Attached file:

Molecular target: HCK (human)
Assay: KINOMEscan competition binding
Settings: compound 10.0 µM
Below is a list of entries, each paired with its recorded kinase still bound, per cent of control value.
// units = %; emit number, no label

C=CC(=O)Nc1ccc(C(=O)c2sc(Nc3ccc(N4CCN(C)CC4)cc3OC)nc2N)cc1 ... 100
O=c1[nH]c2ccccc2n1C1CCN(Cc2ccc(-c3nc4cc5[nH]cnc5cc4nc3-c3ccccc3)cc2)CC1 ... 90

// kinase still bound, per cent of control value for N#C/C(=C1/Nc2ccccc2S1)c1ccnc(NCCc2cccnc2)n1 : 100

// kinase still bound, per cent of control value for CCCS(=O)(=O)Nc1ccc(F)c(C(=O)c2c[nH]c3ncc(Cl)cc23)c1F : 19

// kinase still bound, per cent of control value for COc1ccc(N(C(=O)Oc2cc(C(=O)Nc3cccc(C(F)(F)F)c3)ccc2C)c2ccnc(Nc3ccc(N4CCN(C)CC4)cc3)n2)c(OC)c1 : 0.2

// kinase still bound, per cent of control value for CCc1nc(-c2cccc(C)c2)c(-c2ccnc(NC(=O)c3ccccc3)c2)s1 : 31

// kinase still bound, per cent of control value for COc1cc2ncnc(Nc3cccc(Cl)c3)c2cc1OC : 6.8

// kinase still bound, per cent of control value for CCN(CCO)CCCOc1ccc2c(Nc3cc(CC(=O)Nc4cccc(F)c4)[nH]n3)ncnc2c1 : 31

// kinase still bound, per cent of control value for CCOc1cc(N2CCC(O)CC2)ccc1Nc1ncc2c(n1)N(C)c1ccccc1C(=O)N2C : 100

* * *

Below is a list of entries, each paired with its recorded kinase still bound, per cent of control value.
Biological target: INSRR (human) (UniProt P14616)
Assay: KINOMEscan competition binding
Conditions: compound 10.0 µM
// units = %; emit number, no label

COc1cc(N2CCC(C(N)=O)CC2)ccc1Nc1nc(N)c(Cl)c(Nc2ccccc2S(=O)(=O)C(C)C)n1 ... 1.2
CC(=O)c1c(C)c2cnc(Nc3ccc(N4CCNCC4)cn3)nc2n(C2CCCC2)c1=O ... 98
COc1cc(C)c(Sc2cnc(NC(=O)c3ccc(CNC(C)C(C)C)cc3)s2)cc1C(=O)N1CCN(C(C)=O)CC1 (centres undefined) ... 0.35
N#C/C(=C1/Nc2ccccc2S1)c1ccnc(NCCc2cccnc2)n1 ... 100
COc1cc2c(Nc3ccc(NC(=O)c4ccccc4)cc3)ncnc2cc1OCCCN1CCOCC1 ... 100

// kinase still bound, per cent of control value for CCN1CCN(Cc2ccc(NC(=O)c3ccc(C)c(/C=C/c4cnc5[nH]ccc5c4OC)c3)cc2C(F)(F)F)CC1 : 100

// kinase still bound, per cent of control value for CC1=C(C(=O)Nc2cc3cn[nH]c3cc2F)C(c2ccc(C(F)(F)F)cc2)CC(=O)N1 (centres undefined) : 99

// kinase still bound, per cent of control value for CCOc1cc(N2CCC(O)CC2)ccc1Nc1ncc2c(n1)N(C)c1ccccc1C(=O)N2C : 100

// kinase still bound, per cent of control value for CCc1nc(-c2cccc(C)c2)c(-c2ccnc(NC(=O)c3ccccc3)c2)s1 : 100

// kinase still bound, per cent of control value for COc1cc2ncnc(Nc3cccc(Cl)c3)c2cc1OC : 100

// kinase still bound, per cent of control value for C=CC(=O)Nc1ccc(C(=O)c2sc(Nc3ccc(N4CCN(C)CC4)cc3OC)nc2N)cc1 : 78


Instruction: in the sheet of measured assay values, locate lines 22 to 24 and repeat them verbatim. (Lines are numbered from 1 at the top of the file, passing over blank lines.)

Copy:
CC(=O)c1c(C)c2cnc(Nc3ccc(N4CCNCC4)cn3)nc2n(C2CCCC2)c1=O ... 98
COc1cc(C)c(Sc2cnc(NC(=O)c3ccc(CNC(C)C(C)C)cc3)s2)cc1C(=O)N1CCN(C(C)=O)CC1 (centres undefined) ... 0.35
N#C/C(=C1/Nc2ccccc2S1)c1ccnc(NCCc2cccnc2)n1 ... 100